Why don’t more women get that No. 1 job?

It’s not a pipeline problem. It’s about loneliness, competition and deeply rooted barriers.

A year ago, dressed in suffragette white and addressing a cheering, weeping convention, Hillary Clinton stood for possibility. Now she is a reminder of the limits women continue to confront — in politics and beyond.

More than 40 years after women began pouring into the workplace, only a handful have made it all the way to the top of corporate America. The percentage of chief executives of Fortune 500 companies who are women just passed 6 per cent, creeping up (and occasionally dropping back) at a glacial pace.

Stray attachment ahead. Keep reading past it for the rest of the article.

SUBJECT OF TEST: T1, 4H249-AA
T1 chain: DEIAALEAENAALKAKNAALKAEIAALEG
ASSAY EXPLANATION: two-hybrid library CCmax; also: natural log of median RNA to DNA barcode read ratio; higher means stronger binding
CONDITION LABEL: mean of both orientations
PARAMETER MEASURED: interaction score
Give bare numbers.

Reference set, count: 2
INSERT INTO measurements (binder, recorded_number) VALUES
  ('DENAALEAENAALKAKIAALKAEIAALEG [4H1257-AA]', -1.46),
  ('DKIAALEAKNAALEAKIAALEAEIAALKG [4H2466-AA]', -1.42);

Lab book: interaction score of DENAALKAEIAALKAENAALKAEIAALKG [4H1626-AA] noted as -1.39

Why don’t more women get that No 1 job?

Consider the experiences of the people who know best: Women who were in the running to become No 1, but didn’t quite make it. The women who had to stop at No 2.

What their stories show is that in business, as in politics, women who aspire to power evoke far more resistance, both overt and subtle, than they expected would be the case by now.

Read more

Our videos